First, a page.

Fitzpatrick C, Almeida ML, Harvey EM, Garon-Carrier G, Berrigan F, Asbridge LM. (2022). An examination of bedtime media and excessive screen time by Canadian preschoolers during the COVID-19 pandemic. BMC Pediatrics. 22(1), 212.
Risky media use in terms of accumulating too much time in front of screens and usage before bedtime in early childhood is linked to developmental delays, reduced sleep quality, and unhealthy media use in later childhood and adulthood. For this reason, we examine patterns of media use in pre-school children and the extent to which child and family characteristics contribute to media use during the COVID-19 pandemic.
A cross-sectional study of digital media use by Canadian preschool-aged children (mean age = 3.45, N = 316) was conducted at the start of the COVID-19 pandemic between April and August of 2020. Parents completed a questionnaire and 24-h recall diary in the context of an ongoing study of child digital media use. From these responses we estimated hours of average daily screen time, screen time in the past 24 h, average daily mobile device use, and media use before bedtime. Parents also answered questions about their child (i.e., age, sex, temperament), family characteristics (parental mediation style, parental screen time, education, income), and contextual features of the pandemic (ex., remote work, shared childcare). Daycare closures were directly assessed using a government website.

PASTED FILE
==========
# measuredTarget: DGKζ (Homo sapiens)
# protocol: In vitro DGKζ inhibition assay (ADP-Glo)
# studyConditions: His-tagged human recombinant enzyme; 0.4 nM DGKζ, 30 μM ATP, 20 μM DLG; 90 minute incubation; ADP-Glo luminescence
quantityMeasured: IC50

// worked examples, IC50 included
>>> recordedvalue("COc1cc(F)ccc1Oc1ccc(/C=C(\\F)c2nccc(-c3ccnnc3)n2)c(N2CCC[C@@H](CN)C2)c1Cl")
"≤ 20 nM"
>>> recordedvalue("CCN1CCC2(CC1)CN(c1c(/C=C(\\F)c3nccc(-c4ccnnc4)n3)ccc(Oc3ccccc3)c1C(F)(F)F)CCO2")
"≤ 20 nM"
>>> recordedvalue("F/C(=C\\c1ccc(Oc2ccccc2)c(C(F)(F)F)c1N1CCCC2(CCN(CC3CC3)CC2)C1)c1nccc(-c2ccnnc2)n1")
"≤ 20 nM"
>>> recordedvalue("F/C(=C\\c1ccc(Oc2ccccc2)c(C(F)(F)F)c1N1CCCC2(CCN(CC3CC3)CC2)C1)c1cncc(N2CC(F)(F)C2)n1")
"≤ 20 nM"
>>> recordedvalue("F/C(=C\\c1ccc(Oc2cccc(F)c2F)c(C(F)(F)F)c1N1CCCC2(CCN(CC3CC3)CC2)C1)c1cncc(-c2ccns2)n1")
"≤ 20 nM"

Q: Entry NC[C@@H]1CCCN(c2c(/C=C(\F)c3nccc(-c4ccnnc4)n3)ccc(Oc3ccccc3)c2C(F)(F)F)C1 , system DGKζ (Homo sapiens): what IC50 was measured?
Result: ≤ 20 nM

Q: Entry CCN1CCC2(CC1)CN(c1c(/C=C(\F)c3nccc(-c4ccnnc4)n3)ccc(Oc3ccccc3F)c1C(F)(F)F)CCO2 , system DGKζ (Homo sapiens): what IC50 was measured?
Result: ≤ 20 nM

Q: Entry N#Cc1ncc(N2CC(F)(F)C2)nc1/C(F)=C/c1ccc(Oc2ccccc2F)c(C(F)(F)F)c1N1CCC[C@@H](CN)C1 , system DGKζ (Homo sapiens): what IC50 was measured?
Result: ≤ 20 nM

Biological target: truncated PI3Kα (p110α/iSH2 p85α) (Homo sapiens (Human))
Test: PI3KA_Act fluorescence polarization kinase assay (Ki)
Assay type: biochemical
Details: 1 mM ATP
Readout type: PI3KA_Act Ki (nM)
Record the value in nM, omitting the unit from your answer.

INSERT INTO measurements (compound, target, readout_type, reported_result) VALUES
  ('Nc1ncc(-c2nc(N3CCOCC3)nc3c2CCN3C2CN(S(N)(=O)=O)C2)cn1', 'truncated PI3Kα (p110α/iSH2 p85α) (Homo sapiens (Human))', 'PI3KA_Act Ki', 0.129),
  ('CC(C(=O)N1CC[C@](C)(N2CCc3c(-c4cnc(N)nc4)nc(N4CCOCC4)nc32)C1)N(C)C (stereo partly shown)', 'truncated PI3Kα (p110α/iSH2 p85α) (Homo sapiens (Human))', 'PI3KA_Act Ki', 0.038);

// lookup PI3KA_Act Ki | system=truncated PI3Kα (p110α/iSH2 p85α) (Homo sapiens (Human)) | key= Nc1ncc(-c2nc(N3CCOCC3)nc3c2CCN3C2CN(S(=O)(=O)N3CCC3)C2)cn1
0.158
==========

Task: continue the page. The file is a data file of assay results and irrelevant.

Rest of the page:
Our results indicate that 64% of preschoolers used more than 2 h of digital media hours/day on average during the pandemic. A majority (56%) of children were also exposed to media within the hour before bedtime. Logistic and multinomial regressions revealed that child age and temperament, restrictive parental mediation, as well as parent digital media use, education, satisfaction with the division of childcare, remote work, and number of siblings and family income were all correlates of risky digital media use by preschoolers.
Our results suggest widespread risky media use by preschoolers during the pandemic. Parenting practices that include using more restrictive mediation strategies may foster benefits in regulating young children’s screen time.